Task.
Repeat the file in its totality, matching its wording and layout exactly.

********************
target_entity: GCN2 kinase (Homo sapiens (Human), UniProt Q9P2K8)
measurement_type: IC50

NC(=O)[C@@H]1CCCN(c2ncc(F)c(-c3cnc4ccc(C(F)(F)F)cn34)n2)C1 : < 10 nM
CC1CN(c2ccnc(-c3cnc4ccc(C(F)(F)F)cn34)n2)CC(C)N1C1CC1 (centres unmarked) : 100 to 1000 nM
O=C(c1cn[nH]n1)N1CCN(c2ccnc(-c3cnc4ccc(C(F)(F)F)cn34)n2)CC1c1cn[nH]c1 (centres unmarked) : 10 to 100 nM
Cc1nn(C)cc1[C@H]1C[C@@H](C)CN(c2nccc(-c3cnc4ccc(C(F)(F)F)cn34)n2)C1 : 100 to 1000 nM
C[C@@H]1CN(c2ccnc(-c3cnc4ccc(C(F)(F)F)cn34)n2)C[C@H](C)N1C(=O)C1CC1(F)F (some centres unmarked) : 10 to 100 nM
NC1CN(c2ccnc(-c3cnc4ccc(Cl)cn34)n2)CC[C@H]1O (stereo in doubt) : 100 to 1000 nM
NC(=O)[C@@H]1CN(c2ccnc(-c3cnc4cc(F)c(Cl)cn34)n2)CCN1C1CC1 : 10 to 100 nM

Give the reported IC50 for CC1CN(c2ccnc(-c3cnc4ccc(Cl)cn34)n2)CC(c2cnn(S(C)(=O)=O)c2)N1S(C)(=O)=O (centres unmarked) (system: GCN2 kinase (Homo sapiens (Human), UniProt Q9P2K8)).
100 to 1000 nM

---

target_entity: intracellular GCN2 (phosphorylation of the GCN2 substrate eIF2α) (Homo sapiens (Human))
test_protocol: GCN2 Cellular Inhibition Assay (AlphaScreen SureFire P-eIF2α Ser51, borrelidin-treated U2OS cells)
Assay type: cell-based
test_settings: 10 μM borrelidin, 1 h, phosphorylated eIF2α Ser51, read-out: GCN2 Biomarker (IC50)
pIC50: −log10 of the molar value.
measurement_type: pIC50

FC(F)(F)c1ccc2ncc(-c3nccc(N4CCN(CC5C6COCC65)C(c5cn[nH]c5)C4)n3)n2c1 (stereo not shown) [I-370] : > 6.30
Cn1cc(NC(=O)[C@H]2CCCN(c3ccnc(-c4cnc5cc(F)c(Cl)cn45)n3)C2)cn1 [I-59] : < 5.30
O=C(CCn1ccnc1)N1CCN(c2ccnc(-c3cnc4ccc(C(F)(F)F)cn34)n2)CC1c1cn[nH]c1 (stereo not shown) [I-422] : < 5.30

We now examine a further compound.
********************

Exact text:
target_entity: GCN2 kinase (Homo sapiens (Human), UniProt Q9P2K8)
measurement_type: IC50

NC(=O)[C@@H]1CCCN(c2ncc(F)c(-c3cnc4ccc(C(F)(F)F)cn34)n2)C1 : < 10 nM
CC1CN(c2ccnc(-c3cnc4ccc(C(F)(F)F)cn34)n2)CC(C)N1C1CC1 (centres unmarked) : 100 to 1000 nM
O=C(c1cn[nH]n1)N1CCN(c2ccnc(-c3cnc4ccc(C(F)(F)F)cn34)n2)CC1c1cn[nH]c1 (centres unmarked) : 10 to 100 nM
Cc1nn(C)cc1[C@H]1C[C@@H](C)CN(c2nccc(-c3cnc4ccc(C(F)(F)F)cn34)n2)C1 : 100 to 1000 nM
C[C@@H]1CN(c2ccnc(-c3cnc4ccc(C(F)(F)F)cn34)n2)C[C@H](C)N1C(=O)C1CC1(F)F (some centres unmarked) : 10 to 100 nM
NC1CN(c2ccnc(-c3cnc4ccc(Cl)cn34)n2)CC[C@H]1O (stereo in doubt) : 100 to 1000 nM
NC(=O)[C@@H]1CN(c2ccnc(-c3cnc4cc(F)c(Cl)cn34)n2)CCN1C1CC1 : 10 to 100 nM

Give the reported IC50 for CC1CN(c2ccnc(-c3cnc4ccc(Cl)cn34)n2)CC(c2cnn(S(C)(=O)=O)c2)N1S(C)(=O)=O (centres unmarked) (system: GCN2 kinase (Homo sapiens (Human), UniProt Q9P2K8)).
100 to 1000 nM

---

target_entity: intracellular GCN2 (phosphorylation of the GCN2 substrate eIF2α) (Homo sapiens (Human))
test_protocol: GCN2 Cellular Inhibition Assay (AlphaScreen SureFire P-eIF2α Ser51, borrelidin-treated U2OS cells)
Assay type: cell-based
test_settings: 10 μM borrelidin, 1 h, phosphorylated eIF2α Ser51, read-out: GCN2 Biomarker (IC50)
pIC50: −log10 of the molar value.
measurement_type: pIC50

FC(F)(F)c1ccc2ncc(-c3nccc(N4CCN(CC5C6COCC65)C(c5cn[nH]c5)C4)n3)n2c1 (stereo not shown) [I-370] : > 6.30
Cn1cc(NC(=O)[C@H]2CCCN(c3ccnc(-c4cnc5cc(F)c(Cl)cn45)n3)C2)cn1 [I-59] : < 5.30
O=C(CCn1ccnc1)N1CCN(c2ccnc(-c3cnc4ccc(C(F)(F)F)cn34)n2)CC1c1cn[nH]c1 (stereo not shown) [I-422] : < 5.30

We now examine a further compound.